• Karen
    2 June 2017 at 3:27 am

    Thanks for this article! You just stopped me from applying a dressing to a new blister.
    One question that I don’t think is addressed in the article: if a blister still has an intact roof, is it best to leave it alone? If the roof is torn and the blister is still weeping, should you remove the loose skin and apply a dressing or continue to leave it alone?

  • Rebecca Rushton
    2 June 2017 at 6:49 am

    An island dressing is what you’re after Karen (like a Band-Aid or Cutiplast). If torn, leave the roof in place – it provides a little protection to the raw blister base. And if the roof is intact, that’s a good thing because it can’t possibly get infected – the skin is keeping the germs out.

  • kat
    18 January 2018 at 2:31 am

    Thank you very much for this great information !!

  • Rebecca Rushton
    18 January 2018 at 6:08 am

    It’s a pleasure Kat 🙂

  • andy gillies
    11 May 2018 at 11:27 am

    great advice

  • katie miller
    10 October 2018 at 4:01 am

    I found this video after I applied hydrocolloid bandages to both of my heels, one of them had an open roof blister and one had a closed roof one. I realize that I made a mistake by applying it to the closed roof blister, so I’m wondering if I should just wait for it to start falling off? Will that help it not to hurt so bad when taking it off?
    I am required to wear these boots to work that gave me these blisters, and I’m wondering if wearing these bandages will make me get more blisters or get worse ones? I was thinking of wearing moleskin over the bandages to prevent blisters.

  • Rebecca Rushton
    11 October 2018 at 12:01 pm

    Forget about hydrocolloids and moleskin in this instance. Put Engo Patches on your work boots instead Katie and that will stop the blisters by way of reducing friction levels far more than the other two: https://blisterprevention.com.au/engo-blister-prevention-patches/. If I were you, I’d leave the current dressing on for a while to give the blister fluid some time to absorb and the skin to gain a bit extra strength before taking your hydrocolloid bandage off. But if in doubt, see a podiatrist for their advice and assistance.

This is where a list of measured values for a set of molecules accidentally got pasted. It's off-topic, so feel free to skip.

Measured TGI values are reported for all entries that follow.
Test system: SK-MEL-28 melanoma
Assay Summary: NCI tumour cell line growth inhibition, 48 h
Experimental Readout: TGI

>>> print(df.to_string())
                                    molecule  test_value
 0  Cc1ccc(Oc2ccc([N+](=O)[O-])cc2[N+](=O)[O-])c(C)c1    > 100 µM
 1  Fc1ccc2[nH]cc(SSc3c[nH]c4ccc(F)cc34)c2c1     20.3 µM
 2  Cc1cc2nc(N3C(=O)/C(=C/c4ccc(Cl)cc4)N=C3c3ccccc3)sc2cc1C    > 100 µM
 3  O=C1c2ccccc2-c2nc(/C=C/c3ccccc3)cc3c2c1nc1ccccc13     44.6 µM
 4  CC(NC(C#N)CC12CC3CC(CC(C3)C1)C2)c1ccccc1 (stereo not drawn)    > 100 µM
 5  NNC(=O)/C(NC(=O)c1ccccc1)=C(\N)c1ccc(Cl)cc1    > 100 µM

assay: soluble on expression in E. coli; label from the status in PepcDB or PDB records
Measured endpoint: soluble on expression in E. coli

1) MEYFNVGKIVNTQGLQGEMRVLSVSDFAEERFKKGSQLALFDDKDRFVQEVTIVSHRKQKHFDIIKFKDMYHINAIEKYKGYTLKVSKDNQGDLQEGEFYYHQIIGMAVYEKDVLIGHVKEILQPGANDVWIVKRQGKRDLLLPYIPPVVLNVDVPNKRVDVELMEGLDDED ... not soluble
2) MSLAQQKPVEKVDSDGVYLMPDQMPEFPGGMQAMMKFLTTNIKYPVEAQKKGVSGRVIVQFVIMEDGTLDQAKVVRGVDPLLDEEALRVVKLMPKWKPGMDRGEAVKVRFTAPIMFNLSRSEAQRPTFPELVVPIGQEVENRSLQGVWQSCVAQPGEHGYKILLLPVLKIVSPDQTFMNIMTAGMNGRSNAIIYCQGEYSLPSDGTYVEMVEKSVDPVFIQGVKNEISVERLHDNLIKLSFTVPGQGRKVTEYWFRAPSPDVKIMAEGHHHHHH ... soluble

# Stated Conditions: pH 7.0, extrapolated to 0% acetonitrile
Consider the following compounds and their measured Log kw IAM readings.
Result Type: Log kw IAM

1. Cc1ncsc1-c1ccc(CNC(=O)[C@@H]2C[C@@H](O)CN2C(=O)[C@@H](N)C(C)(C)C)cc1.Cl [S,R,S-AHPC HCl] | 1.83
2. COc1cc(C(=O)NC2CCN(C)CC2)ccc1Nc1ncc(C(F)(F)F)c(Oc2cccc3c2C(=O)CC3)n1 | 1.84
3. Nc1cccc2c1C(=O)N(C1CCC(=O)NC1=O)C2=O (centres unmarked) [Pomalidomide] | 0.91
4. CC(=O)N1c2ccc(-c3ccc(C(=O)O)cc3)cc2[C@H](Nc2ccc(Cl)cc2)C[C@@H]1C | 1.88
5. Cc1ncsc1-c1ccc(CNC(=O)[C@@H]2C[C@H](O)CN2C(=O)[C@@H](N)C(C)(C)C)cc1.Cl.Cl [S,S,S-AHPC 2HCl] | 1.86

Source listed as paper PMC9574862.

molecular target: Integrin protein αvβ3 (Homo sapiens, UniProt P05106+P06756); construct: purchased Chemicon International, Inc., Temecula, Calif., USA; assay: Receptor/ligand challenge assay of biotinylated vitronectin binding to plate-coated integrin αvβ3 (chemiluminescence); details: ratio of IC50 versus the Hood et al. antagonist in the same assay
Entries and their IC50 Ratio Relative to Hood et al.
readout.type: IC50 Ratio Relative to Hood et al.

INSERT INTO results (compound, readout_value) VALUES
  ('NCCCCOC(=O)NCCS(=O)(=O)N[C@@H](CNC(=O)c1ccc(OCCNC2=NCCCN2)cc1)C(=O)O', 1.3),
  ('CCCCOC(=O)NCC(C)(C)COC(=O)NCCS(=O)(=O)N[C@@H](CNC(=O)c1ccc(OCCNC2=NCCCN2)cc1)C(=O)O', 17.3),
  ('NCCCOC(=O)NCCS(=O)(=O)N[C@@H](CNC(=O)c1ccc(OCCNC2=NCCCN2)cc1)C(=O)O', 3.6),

• Bo Gunnarsson
    6 January 2019 at 5:08 am

    Hi,I totally agree with others, brilliant article! Was/been searching the web for more/better info of these compeed patches. I’m trying to find out what is the most adviseable way of removing a patch "prematurely" (i.e before it falls of by itself). I like Katie Miller below put one on when I shouldn’t and I need to take it of. I read in another thread that soaking it in hot water and soap would loosen it, is that a good way for a removalt?

  • Rebecca Rushton
    7 January 2019 at 8:25 am

    Hi Bo. The official way to remove a hydrocolloid plaster resulting in less skin trauma is to get one corner and pull parallel to the skin surface. Unfortunately, this will block your visibility of the blister roof (assuming there’s a blister under your Compeed) and you’ll be less able to gauge if your blister roof is about to tear.
    I have no idea about soaking it in hot water. It makes sense that this will liquefy the adhesive so it might help.

  • Lindsey Esb
    28 March 2019 at 3:51 am

    So what if I happened to read this article after putting it on an open burn? The skin peeled off and I put on to protect myself during sleep. I am worried of the pain of removing the bandage as it has stuck to my skin perfeclty.

  • Rebecca Rushton BSc(Pod)
    28 March 2019 at 8:01 am

    You should really seek the advice of your doctor Lindsey. I wouldn’t like to give any specific advice on this, especially considering there are different degrees of burn injuries.

  • Denis Mountain
    22 April 2019 at 12:00 pm

    Thanks for this informative post. I really appreciate your writing skills it’s really good. I really like this blog. I usually purchased all the dressings and other first aid items online from woundcare. that was an amazing experience of mine with me.